Biometrics has been a fast expanding field in the post-9/11 world, although the concept dates back over a century. The practice of finger-printing was a revolution in security and law enforcement, trumped only by successful DNA identification. We now stand at the cusp of yet another revolution in biometrics, one which hopes to codify the human condition. These ambitions were quite literally personified with the introduction of the AVATAR program in 2010. The virtually generated face and voice would question travellers while processing their heart rate, speech patterns, levels of perspiration, and even scent and gait, to determine the probability of deception and risk, and the need for secondary inspection.
In the decade following the events of September 11, Canada spent close to a $100 million more on security than it had budgeted previously; in the US that figure exceeds $1 trillion. Security has always been a reactionary field. Passengers did not remove their shoes prior to boarding a flight before the vulnerability was exploited by the Shoe bomber, and the same is true of liquids, toothpaste, and other contraband. The public came face to face with modern biometrics when Umar Farouk Abdulmtallab decided to hide a bomb in his underwear, the reaction to which became the practice of mapping the body beyond clothing via radio signals, better known as full-body scanners. Today, biometrics has been adopted by Western nations in the forms of Iris and Retina scanners, fingerprint scanners, and biometric passports.
Border security regimes, more so than anywhere, have embraced this new technology. For decades gatekeepers have been pressured to innovate, and the results have always been controversial. From Los Angeles to Tel Aviv, security emerged in the forms of racial profiling, random secondary inspections, and plain clothes officers’ psycho-analysing travellers. Vulnerabilities in such practices, as well as in traditional identification methods such as passports, are routinely exposed and exploited. Biometrics aims to eliminate the human variable in some respects, such as the personal prejudices of security staff, and introduction of it in other respects, such as replacing easily replicable forms of identification with impossible to replicate human biological signatures.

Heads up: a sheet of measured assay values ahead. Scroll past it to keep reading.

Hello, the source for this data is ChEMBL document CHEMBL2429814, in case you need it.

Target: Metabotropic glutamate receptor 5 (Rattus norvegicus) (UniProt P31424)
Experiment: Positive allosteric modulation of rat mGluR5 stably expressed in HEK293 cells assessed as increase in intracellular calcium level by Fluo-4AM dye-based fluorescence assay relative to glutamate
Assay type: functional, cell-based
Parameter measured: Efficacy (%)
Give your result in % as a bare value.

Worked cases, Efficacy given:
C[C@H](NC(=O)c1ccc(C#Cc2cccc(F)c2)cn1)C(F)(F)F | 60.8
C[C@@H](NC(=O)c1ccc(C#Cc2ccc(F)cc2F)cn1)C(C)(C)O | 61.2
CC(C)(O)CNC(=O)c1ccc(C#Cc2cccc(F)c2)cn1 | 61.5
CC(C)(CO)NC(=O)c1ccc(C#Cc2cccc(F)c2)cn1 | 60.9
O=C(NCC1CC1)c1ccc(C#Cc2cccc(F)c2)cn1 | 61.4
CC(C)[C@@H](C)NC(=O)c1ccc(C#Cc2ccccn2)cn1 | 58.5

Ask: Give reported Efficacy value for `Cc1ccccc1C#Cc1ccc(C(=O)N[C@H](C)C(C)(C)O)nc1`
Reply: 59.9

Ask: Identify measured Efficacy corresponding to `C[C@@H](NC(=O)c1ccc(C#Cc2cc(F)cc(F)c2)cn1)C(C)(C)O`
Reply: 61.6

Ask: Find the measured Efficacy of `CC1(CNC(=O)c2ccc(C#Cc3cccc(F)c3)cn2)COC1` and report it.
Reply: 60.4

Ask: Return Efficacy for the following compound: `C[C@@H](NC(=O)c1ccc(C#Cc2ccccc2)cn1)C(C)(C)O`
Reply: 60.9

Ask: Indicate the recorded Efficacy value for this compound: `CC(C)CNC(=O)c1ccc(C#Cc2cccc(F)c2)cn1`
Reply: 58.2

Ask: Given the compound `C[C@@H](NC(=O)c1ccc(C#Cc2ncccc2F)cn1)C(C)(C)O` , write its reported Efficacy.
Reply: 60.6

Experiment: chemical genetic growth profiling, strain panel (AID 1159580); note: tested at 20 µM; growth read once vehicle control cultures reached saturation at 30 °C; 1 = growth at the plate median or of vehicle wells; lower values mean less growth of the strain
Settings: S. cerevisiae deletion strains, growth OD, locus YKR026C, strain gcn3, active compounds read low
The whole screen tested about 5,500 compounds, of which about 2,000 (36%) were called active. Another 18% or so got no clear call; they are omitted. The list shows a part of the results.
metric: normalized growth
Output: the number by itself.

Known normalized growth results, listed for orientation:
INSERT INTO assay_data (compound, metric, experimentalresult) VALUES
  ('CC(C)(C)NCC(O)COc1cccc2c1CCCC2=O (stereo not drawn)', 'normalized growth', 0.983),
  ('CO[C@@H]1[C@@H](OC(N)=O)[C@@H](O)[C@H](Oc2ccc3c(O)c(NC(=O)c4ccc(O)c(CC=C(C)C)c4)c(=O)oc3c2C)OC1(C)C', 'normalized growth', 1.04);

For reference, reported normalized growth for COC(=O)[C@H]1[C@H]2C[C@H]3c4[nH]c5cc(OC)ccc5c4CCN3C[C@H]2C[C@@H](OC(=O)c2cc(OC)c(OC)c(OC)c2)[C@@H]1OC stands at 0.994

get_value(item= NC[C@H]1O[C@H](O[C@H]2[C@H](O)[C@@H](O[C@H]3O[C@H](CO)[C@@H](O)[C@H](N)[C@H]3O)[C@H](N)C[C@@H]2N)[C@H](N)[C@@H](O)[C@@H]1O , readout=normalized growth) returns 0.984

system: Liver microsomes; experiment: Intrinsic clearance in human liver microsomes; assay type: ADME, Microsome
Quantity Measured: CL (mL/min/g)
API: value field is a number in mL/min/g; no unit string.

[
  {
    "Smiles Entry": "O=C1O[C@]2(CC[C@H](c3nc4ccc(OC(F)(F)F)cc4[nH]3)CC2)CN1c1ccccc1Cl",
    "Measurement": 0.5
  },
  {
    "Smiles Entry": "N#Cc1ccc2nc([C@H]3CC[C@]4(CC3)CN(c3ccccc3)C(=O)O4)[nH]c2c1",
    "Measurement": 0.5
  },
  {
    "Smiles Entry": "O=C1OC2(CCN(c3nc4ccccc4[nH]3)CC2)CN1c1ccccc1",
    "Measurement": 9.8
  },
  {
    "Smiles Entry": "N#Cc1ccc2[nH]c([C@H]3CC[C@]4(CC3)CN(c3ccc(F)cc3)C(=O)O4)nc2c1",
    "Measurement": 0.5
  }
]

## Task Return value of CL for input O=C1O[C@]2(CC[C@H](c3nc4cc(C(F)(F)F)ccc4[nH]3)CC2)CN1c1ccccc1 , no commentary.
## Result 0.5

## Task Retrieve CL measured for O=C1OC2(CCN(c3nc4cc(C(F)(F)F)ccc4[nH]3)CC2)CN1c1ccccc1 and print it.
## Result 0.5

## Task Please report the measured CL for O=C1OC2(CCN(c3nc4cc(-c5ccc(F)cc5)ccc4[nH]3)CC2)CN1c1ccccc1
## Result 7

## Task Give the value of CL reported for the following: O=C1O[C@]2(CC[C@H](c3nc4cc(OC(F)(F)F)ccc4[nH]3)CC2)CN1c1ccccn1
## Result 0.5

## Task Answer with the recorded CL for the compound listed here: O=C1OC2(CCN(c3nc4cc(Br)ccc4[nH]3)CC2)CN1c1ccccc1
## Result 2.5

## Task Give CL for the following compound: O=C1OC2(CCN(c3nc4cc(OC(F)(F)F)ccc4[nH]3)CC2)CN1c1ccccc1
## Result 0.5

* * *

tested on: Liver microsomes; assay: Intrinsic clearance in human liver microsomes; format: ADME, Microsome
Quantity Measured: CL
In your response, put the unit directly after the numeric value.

The silver lining extends beyond greater security, offering citizens more convenience and more liberty. The Transport Security Agency (TSA) became notorious for its physically invasive procedures, and minorities voiced concerns over discriminatory practices by border employees. In addition, wait times at borders became longer as each passenger and vehicle were subjected to more scrutiny, and the number of restricted items grew exponentially. Biometrics has liberalized borders in an unprecedented way. Through trusted traveller programs such as Nexus and the Western Hemisphere Travel Initiative (WHTI), and passenger pre-screening and biometric recognition, security has taken a new form.
These programs have created empty lanes at land border crossings where those qualified face no more than a self-service kiosk. These initiatives have extended border security beyond the 49th parallel, to the virtual world, analyzing online presence and data from across government agencies to create a “data double”- a binary persona. These screening methods, when combined with corporal identifiers, create a system unimaginably complex and sophisticated. That is what makes it possible to have more security and more liberty – a dichotomy no longer relevant.
The mark of any great technological breakthrough is its malleability and range of application. Biometrics has crossed the Rubicon into the everyday lives of average citizens. The private sector has begun incorporating biometrics in the workplace, and the products and services they provide. Before travellers were exposed, the Canadian Air Transport Security Authority (CATSA) had internalized the technology. In compliment with previous random checks, they introduced biometric cards which contained the employees’ fingerprints. Both the card and the physical fingerprint of the employee are now examined routinely.
Canadian ports, when singled out as the most vulnerable chain in the border link after 9/11, adopted a biometric internal security system for its employees. The Halifax port was the first of such branches to adopt biometric security. Upon entering and leaving, employees must present a biometric identification card, embedded with hand vascular pattern recognition technology, as well as their physical hand, for examination. The biometric technology examines the blood flow patterns of employees, and looks for a matching pattern previously recorded on the card.
The potential of biometrics becomes apparent in the case of a Fredericton, New Brunswick high school where students can pay for meals using their fingerprint. Cashless Schools is an initiative to eliminate cash, and theft, on school grounds. The school can be seen as a microcosm, where adoption of this new technology can replace traditional card, pin, and password based financial interactions, and reduce the need for cash.
The appeal of such systems is their supposed infallibility. A card can be lost, a password can be forgotten, but a fingerprint or retina cannot be duplicated or misplaced. Furthermore, a pin or password can be stolen or hacked. What is truly revolutionary about such technology is that the user is the password. When the body is the password, an identity cannot easily be stolen. Biometric technology is now available to users of the latest iPhone, with major manufacturers announcing that their future products will contain similar features. The potential for biometrics is limited only by the imagination of innovators, and is an emerging security feature applicable to every aspect of life.